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Gypsy Soul: Test of Time [#2]

Track List

>Test of Time
>Silent Tears
>Loving Me
>Can't Go Home
>Take Me Back Where I Belong
>You Know the Feeling
>Bluer Skies
>Oceans Between Us, The
>You Know the Feeling

Album Notes

Gypsy Soul: Cilette Swan (vocals); Roman Morykit (fretless bass, acoustic, classical & electric guitar, keyboards, samples, background vocals).

Additional personnel: Michael Eames (piano); Jimmy Di Julio (drums, percussion); Matt Yelton (loops, background vocals); Gavin (background vocals); Chris Julian (samples).

Recorded at Three Palms, Malibu, California.

Personnel: Cilette Swann (vocals, background vocals); Roman Morykit (acoustic guitar, electric guitar, classical guitar, keyboards, fretless bass, sampler, background vocals); Chris Julian (trumpet); Jimmy Di Julio (drums, percussion, loops).

Audio Mixers: Chris Julian; Cilette Swann; Roman Morykit.

Recording information: Three Palms, Malibu, CA.

Arranger: Roman Morykit.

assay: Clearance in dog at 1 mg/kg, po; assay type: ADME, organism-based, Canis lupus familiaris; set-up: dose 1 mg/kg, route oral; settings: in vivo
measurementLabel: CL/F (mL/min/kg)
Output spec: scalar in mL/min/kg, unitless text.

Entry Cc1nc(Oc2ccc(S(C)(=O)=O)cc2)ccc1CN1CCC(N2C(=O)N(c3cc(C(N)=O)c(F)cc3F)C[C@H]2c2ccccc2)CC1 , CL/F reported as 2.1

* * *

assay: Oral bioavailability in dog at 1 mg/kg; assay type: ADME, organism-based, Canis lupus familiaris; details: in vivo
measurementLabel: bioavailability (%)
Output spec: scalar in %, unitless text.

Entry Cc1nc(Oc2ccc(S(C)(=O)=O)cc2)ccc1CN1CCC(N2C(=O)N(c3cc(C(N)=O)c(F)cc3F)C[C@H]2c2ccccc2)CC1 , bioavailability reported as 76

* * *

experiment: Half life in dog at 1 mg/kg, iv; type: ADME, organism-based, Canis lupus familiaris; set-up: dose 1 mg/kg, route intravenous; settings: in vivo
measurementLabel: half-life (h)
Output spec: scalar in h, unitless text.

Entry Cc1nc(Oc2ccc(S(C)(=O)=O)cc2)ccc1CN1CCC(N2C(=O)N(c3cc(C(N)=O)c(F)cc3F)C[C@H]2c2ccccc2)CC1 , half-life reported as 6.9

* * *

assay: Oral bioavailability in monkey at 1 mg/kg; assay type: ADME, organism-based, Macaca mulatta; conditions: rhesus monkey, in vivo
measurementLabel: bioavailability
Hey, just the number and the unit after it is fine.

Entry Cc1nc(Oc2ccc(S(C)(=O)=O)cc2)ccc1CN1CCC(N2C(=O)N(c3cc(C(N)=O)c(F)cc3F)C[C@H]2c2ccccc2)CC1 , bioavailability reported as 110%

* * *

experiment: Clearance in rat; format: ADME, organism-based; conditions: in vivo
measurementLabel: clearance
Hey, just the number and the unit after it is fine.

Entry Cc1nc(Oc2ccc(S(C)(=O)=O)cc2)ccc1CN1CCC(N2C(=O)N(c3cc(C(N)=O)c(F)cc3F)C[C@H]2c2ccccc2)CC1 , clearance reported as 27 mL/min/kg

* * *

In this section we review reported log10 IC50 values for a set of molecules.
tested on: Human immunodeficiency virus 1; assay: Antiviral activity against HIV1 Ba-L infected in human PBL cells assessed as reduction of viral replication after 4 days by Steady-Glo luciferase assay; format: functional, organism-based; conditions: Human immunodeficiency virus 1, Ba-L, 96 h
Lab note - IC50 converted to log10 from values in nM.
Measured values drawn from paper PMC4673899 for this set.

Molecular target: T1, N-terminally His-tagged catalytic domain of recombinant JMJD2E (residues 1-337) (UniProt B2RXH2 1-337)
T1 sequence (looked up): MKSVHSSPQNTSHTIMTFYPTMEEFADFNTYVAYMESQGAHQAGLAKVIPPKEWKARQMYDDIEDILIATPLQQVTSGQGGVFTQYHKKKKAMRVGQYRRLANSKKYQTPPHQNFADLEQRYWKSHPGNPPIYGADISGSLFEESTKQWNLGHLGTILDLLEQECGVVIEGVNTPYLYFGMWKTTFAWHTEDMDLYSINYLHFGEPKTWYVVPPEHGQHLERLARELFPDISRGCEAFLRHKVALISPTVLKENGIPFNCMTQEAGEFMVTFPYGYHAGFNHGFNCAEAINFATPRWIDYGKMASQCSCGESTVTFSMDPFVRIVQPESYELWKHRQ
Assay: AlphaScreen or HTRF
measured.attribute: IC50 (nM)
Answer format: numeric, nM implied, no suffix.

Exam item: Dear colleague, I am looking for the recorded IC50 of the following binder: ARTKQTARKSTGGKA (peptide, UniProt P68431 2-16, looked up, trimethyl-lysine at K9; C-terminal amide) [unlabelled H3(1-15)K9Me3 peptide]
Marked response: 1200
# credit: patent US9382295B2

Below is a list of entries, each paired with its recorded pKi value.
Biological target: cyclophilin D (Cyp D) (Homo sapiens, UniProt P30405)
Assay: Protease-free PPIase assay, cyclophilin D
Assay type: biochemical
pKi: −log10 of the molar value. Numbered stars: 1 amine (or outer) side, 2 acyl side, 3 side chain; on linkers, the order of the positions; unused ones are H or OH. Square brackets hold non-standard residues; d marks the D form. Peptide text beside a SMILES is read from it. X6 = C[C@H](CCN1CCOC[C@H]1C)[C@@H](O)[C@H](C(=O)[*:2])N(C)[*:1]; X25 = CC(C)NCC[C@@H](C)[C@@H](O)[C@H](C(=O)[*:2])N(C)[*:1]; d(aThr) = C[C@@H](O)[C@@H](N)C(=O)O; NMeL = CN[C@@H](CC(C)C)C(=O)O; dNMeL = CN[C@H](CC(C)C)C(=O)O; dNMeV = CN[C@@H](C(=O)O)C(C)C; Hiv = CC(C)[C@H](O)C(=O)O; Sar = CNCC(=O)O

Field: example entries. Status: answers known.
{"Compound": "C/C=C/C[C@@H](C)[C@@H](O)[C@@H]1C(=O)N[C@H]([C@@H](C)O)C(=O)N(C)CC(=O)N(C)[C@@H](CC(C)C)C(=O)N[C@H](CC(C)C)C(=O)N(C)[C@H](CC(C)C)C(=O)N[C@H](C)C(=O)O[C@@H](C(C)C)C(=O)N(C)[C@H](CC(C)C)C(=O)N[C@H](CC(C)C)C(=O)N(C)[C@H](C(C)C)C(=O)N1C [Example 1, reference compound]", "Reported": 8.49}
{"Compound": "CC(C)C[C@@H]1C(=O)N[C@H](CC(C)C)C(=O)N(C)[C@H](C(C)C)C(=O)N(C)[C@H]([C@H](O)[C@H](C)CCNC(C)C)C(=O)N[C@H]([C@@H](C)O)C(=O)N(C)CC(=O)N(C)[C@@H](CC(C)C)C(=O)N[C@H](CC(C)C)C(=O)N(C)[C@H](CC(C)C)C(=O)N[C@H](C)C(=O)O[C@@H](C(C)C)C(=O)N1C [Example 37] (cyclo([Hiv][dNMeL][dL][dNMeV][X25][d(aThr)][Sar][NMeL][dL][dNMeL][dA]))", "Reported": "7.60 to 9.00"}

It is intriguing to speculate what kind of music would have resulted if Lindsey Buckingham and Stevie Nicks had never joined Fleetwood Mac, but instead continued to record as they did on their sole duo album Buckingham Nicks. Maybe, without the rhythm section of John McVie and Mick Fleetwood, they would have made more atmospheric, less rocking records that retained their respective talents for inventive arranging and playing (Buckingham) and for haunting singing and songwriting (Nicks). Such speculation is sparked by a listen to Gypsy Soul's debut album, Test of Time, because the duo of Roman Morykit and Cilette Swann is reminiscent of Buckingham and Nicks. Morykit plays an array of guitars and keyboards, coming up with an evocative style of folk-rock that supports Swann's singing of romantic lyrics to catchy melodies, her voice not so much suggestive of Nicks as of a cross between Joni Mitchell and Heart's Ann Wilson. Morykit's affection for fretless bass and classical guitar sometimes brings to mind Mitchell's work with another fretless bassist, Jaco Pastorius, and also occasionally gives the music a new age flavor. But the overall sound is folk-based pop/rock in a manner that often recalls the softer side of Buckingham/Nicks-era Fleetwood Mac, and fans of that band should seek this record out. In 1975, this was the kind of music that topped the pop charts; twenty years later, Morykit and Swann had to finance their own CD and release it on their own label. ~ William Ruhlmann


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